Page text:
5. Do you recommend probiotics daily? Any brands that you recommend?
Key takeaway: We believe probiotics are helpful, but it is tough to measure the benefits. Probiotics are not considered a drug and therefore are not regulated by the FDA. When shopping for probiotics, look for ones with multiple strains.
6. Who is a candidate for a stool test vs a standard colonoscopy?
Key takeaway: Colonoscopies are the gold standard and only need to be repeated every 10 years. Alternatively, you can do a stool test which is less expensive and can be administered at home, such as FIT tests or Cologuard. These tests, however, need to be repeated more often: annually for FIT tests and every 3 years for Cologuard.
7. Should I ask my doctor about his/her adenoma detection rate (ADR)?
Key takeaway: The adenoma detection rate is a metric that is applied to screening colonoscopies – meaning the percentage in which a doctor finds an adenoma (polyp) during routine colonoscopy screenings (patients without symptoms or a family history of cancer). Studies show that if a doctor has a high adenoma detection rate, a patient is much less likely to go on to get colon cancer.
You should also be aware that men develop more polyps and at a younger age than women. So if you ask your doctor what their ADR is, their rate should be higher in men than in women. A target ADR is 25% overall; 20% in women and 30% in men.
For Health Center members interested in learning more about colon cancer screening options, please contact our Personal Health Navigators by chat through the member portal or by calling 646.819.5100.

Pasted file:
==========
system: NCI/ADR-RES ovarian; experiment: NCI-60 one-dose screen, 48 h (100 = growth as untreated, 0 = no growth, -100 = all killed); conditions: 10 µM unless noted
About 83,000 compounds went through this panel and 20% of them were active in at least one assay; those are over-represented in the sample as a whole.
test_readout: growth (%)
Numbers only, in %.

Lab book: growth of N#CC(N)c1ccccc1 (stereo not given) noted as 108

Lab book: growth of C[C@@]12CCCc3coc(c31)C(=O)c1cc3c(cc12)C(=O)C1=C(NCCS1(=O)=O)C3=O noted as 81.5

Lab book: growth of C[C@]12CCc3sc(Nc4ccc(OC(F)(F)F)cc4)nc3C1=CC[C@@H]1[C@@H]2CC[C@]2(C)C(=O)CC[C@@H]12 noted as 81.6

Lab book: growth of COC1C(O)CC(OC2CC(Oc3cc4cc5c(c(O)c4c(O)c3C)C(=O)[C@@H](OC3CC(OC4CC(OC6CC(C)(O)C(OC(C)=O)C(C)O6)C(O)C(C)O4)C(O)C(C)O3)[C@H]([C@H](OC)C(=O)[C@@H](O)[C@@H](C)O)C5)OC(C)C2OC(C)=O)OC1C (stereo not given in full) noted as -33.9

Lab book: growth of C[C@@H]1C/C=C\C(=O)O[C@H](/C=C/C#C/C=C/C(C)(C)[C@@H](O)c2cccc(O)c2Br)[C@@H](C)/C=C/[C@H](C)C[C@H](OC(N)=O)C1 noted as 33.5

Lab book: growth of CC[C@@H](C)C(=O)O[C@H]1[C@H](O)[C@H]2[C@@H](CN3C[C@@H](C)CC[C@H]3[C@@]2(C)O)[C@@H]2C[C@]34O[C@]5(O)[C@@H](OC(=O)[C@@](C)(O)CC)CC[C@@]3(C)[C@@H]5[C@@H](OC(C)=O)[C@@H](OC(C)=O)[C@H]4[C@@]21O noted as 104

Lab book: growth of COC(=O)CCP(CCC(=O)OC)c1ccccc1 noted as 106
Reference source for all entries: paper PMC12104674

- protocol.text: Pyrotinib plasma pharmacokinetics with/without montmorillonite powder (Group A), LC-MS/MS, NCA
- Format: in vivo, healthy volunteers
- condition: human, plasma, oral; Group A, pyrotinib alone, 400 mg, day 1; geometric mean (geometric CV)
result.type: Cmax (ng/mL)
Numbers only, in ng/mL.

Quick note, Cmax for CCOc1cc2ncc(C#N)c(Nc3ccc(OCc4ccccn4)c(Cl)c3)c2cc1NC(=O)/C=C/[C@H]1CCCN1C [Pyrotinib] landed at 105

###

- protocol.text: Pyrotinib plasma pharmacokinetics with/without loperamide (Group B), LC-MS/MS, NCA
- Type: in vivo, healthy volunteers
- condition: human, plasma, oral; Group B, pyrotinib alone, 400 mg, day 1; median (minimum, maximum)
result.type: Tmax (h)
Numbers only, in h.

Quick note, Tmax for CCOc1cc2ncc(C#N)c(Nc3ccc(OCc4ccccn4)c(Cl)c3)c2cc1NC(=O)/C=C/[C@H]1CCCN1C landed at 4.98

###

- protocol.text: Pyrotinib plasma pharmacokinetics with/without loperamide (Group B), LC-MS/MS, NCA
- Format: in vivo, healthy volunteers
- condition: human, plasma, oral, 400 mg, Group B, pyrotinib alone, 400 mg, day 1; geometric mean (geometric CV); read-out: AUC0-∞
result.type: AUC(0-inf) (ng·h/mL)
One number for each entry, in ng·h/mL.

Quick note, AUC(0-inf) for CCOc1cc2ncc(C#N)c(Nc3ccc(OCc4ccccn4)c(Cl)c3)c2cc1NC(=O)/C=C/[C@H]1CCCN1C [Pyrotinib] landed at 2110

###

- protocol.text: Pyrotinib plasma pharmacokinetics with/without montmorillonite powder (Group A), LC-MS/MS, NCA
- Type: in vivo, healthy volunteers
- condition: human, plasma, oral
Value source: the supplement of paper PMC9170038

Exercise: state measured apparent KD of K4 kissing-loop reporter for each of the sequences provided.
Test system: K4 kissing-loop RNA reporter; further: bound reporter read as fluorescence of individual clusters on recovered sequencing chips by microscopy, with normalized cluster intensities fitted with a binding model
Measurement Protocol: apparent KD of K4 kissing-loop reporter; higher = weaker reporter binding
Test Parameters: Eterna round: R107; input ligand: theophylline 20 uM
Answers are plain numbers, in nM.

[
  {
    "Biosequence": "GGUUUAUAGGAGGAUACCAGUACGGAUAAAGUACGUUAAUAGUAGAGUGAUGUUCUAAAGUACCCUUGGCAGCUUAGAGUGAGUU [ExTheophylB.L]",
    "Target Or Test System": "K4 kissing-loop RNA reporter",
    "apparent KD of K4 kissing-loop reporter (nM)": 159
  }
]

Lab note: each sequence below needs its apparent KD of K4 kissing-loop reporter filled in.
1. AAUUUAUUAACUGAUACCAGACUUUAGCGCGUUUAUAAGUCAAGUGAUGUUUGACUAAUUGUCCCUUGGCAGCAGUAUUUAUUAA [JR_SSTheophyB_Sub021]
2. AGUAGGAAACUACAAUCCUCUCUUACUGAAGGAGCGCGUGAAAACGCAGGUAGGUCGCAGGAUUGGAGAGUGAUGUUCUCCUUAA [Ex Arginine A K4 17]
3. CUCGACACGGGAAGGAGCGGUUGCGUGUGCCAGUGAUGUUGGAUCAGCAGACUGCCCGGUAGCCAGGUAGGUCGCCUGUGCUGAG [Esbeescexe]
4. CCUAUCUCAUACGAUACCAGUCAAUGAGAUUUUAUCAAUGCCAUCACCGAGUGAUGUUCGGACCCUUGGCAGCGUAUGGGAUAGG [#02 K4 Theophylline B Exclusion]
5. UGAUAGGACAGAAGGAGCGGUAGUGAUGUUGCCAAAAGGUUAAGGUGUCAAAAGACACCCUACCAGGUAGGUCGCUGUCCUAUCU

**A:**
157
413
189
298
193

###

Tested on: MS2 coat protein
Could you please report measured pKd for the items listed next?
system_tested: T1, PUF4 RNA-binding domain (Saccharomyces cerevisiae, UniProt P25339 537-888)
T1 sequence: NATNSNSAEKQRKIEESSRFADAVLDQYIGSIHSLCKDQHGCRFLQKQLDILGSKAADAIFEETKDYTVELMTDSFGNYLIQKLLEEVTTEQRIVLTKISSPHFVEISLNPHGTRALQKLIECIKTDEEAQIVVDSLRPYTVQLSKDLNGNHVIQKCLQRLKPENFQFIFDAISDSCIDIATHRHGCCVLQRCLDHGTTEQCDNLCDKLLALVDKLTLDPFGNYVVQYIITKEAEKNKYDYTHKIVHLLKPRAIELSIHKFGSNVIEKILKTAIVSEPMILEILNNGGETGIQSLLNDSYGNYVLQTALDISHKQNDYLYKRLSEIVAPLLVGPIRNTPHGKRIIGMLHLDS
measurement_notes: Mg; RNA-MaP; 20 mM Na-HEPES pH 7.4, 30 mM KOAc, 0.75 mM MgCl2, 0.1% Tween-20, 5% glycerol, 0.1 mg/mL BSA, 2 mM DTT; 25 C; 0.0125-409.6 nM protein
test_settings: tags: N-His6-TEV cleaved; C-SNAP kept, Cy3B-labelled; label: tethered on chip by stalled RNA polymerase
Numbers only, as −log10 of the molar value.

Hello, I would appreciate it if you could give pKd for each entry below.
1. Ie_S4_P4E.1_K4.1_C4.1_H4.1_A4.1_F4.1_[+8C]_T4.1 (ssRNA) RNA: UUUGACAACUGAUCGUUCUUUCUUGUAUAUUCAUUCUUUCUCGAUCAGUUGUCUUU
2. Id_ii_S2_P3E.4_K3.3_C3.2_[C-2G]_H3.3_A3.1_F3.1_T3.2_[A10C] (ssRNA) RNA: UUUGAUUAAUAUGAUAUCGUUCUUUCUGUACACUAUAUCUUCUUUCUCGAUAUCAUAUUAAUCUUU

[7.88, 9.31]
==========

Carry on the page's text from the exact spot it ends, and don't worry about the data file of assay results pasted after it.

About Steven H. Itzkowitz, MD
Steven H. Itzkowitz, M.D. is Professor of Medicine and Oncological Sciences, and Director of the GI Fellowship Program at the Icahn School of Medicine at Mount Sinai. He is past Chair of the Gastrointestinal Oncology Section of the American Gastroenterological Association, past President of the New York Gastroenterological Association, and immediate past Co-Chair of the New York Citywide Colon Cancer Control Coalition (C5). He is a recipient of a distinguished Jacobi Medallion from the Mount Sinai School of Medicine and a Gold Humanism Award.
Dr. Itzkowitz has served as a Study Section member for the National Cancer Institute, Veteran’s Affairs Merit Review Board, Crohn’s and Colitis Foundation of America, and US-Israel Binational Science Foundation, and as an editor of the International Journal of Colorectal Disease, and Gut and Liver, and associate editor of Inflammatory Bowel Diseases, Clinical Gastroenterology and Hepatology, and Gastric Cancer. He spearheaded efforts to secure NCI funding for the East Harlem Partnership for Cancer Awareness: a program based at Mount Sinai, designed to raise awareness in the East Harlem community regarding the risks and treatment for several common cancers including colon cancer.
Dr. Itzkowitz’s research interests are in the field of gastrointestinal cancer. His laboratory conducts research into the microbiome of patients with inflammatory bowel disease (IBD). Clinical studies have focused on detecting and preventing colon cancer in inflammatory bowel disease, reducing disparities in colon cancer screening, and developing new non-invasive stool DNA tests for colon cancer.